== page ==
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Chem help 2 Answered

Does anyone know a household item that is souluble in water but not hydrogen peroxide? Also, whats mortons?

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rickharris

7 years ago

If you mean Mordant http://en.wikipedia.org/wiki/Mordant

For Dyes Alum is the most usual, Common Salt is often used as well.

Most of Hydrogen peroxide you buy is water. so if soluble in water it will be in Hyd Per.

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kerbal1234rickharris

Answer 7 years ago

I want to seperate h2o2 at a storebought concentration from the water in it by making the water dense with something souluble in water but not h2o so it layers out

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rickharriskerbal1234

Answer 7 years ago

Astonishingly if you had told us the whole story at the start you may have a better answer - As it is I am sorry I don't know :-) Good luck.

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Jack A Lopez

7 years ago

Morton's is the brand name of a well known salt manufacturer, based in the Former United States.
http://www.mortonsalt.com/

Guessing that the usual "Morton's" is Morton table salt, which is mostly sodium chloride, NaCl.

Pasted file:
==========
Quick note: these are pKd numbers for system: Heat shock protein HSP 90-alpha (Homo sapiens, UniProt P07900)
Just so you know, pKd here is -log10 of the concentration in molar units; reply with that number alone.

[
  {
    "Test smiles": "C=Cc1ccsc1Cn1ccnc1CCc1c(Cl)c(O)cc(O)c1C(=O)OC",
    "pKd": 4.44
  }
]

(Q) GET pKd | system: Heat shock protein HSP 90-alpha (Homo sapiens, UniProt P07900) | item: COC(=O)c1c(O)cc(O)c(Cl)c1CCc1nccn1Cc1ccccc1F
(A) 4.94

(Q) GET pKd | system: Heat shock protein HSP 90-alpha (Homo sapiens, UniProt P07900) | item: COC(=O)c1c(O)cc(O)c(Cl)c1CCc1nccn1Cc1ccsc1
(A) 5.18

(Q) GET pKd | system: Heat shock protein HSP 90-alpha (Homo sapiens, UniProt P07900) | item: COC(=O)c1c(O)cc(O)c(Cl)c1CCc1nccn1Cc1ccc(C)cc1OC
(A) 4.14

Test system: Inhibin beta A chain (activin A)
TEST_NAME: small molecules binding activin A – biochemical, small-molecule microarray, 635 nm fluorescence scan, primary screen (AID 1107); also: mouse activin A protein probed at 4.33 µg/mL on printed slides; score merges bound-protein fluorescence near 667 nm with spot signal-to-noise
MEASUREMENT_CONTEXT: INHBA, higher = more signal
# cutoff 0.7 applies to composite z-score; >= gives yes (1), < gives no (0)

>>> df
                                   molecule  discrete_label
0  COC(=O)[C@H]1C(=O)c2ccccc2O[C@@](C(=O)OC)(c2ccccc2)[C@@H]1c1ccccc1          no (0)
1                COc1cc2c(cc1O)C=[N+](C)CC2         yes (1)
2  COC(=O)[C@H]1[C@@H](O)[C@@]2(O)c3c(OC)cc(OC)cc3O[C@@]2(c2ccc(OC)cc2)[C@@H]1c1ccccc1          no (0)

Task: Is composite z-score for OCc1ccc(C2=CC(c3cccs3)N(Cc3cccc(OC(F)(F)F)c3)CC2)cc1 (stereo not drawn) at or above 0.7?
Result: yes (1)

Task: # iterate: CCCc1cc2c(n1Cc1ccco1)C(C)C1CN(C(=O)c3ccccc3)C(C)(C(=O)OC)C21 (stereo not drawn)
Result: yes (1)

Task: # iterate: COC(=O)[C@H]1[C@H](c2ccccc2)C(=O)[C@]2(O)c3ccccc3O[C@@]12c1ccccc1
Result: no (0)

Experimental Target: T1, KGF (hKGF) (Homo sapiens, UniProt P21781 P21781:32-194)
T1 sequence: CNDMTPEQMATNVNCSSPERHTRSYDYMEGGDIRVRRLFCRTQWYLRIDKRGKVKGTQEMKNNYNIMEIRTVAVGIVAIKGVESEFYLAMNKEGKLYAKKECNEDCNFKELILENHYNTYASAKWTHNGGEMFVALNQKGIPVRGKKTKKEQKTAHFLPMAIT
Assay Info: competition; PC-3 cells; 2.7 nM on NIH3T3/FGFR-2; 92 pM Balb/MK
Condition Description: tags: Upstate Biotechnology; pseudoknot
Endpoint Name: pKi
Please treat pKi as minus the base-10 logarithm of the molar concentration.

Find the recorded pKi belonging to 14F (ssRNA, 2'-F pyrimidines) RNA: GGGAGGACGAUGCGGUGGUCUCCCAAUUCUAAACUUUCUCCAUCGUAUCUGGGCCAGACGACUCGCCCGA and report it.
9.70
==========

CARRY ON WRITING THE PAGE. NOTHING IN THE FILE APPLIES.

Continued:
http://en.wikipedia.org/wiki/Sodium_chloride

The author of this instructable
https://www.instructables.com/id/Distill-Hydrogen-Peroxide/
claims that dissolving NaCl into consumer grade hydrogen peroxide  (3% hydrogen peroxide +97% water by weight) will cause two layers to form, as the salt dissolves preferentially into the water.

I do not know if that method actually works, but if it does, be careful with the product. Hydrogen peroxide is a strong oxidizer, and impurities can cause it to spontaneously decompose into oxygen and water, or steam, depending on how vigorous the reaction is.  Actually, if you are contemplating playing with H2O2, you should read the Wikipedia page on it:
http://en.wikipedia.org/wiki/Hydrogen_peroxide

BTW, I think vacuum distillation was mentioned somewhere on that page, and I think that might be another method for purifying H2O2.
http://en.wikipedia.org/wiki/Vacuum_distillation